Book Review: The Hotel on the Corner of Bitter and Sweet

The Hotel on the Corner of Bitter and Sweet
Author: Jamie Ford
Genre: Historical Fiction
Source: Personal Collection

Ford’s novel The Hotel on the Corner of Bitter and Sweet is a mesmerizing tale of love, loyalty and friendship from a time in the United States that most wish to forget.

Henry Lee is a Chinese-American living in Seattle, who, in 1986 is grieving the loss of his wife to cancer. When Henry learns that the belongings of 40 Japanese families who were sent to the internment camps during World War II are discovered in the basement of the Panama Hotel, the novel slips back to 1942. He remembers the friendship he forged with a Japanese American girl, Keiko Okabe. Henry and Keiko were able to see past the prejudices of their ancestors, as they struggled to fit in-in a community that forbid their love and as the only Asians in their all white prep school. When the Okabe family is sent to the internment camps, Henry is forced by circumstances to make sacrifices for love, loyalty and country.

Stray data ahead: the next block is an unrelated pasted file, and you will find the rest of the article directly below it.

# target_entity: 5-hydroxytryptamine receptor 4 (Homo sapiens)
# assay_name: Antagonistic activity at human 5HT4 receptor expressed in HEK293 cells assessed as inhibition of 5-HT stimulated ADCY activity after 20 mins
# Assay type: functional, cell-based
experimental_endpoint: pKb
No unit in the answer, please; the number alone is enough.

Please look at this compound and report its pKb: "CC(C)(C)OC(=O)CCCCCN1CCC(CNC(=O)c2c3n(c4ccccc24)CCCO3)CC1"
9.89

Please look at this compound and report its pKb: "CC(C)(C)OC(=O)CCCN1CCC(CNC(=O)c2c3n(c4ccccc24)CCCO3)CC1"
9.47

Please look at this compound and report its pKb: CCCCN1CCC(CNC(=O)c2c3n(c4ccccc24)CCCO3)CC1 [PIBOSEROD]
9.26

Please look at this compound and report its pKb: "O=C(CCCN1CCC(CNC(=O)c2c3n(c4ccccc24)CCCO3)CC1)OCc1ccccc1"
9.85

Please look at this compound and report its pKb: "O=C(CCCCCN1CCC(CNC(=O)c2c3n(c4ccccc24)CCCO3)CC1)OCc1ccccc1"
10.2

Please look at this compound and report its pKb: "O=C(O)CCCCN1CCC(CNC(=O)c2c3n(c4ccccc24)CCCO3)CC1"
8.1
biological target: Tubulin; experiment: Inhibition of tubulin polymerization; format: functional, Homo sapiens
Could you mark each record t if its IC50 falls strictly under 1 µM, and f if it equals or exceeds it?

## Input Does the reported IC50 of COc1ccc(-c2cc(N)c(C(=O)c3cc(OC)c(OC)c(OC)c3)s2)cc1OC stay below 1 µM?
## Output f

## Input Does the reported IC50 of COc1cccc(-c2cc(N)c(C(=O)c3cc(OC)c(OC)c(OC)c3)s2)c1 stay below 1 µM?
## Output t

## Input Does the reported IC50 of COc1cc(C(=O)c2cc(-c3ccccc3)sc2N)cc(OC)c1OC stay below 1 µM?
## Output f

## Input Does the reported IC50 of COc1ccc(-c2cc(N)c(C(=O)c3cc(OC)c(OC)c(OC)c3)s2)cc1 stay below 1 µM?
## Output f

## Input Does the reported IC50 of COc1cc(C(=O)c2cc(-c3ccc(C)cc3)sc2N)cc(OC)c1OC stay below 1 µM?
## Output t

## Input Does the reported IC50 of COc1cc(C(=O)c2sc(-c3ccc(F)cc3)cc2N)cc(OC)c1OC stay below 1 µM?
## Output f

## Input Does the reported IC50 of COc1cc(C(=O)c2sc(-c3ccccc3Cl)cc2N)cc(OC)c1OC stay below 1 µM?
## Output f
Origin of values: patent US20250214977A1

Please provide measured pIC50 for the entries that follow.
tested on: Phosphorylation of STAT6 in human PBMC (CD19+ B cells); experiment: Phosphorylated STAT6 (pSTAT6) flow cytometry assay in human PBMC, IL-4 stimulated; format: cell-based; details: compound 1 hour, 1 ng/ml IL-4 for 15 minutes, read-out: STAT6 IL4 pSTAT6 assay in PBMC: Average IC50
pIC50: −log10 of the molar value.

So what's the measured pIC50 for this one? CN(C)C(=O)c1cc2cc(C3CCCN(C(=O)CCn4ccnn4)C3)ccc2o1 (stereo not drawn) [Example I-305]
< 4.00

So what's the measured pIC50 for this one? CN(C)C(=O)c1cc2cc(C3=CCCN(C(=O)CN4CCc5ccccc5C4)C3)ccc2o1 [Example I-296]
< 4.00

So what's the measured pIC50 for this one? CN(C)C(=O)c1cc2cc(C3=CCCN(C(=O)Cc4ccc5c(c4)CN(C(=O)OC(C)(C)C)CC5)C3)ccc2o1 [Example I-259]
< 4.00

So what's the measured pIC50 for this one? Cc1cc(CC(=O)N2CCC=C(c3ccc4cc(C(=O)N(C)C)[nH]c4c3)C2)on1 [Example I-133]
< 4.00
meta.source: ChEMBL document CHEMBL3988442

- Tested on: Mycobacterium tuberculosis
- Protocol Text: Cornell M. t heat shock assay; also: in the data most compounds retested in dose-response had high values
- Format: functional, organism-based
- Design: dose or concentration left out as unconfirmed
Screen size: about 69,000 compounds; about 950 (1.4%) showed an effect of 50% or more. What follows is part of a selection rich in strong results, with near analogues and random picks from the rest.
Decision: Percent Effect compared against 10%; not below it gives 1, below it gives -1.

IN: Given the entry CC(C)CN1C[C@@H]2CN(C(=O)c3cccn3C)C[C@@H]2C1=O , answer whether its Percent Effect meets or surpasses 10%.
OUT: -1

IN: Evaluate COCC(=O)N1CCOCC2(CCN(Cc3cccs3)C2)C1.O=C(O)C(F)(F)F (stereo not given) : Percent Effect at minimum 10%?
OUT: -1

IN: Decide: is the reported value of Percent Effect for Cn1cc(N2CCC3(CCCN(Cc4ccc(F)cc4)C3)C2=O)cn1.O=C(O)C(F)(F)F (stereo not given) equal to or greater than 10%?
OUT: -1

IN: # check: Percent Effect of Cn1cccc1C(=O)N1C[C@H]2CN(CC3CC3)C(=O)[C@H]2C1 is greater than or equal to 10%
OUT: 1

The layout of the story is typical of historical fiction as it shifts between the 1940s and 1986. The simplicity of Henry’s narration is what kept my attention throughout the story. Ford develops a cast of rich characters that I couldn’t help but come to care for. The novel is built upon the important relationships in Henry’s life- Not just Henry’s relationship with Keiko, but also his relationship with his father, his son and the relationship between his mother and father. These relationships are carefully explored and we are reminded that the damages of war are not just on the battlefields.

The story truly is bittersweet. Ford has a wonderful ability to show the best and worst of human relationships. The plight of Japanese Americans in the 40s has been largely ignored in literature and Jamie Ford’s debut novel brings to life the rich culture of the Seattle international district in the most tumultuous time in United States history. I fell in love with Ford’s characters and it made me want to dig through the history in the Panama Hotel basement myself. I definitely would recommend this book. Even two weeks after finishing it, I still find myself reflecting on it throughout the day. An evocative book that will really make you think, 5 stars!

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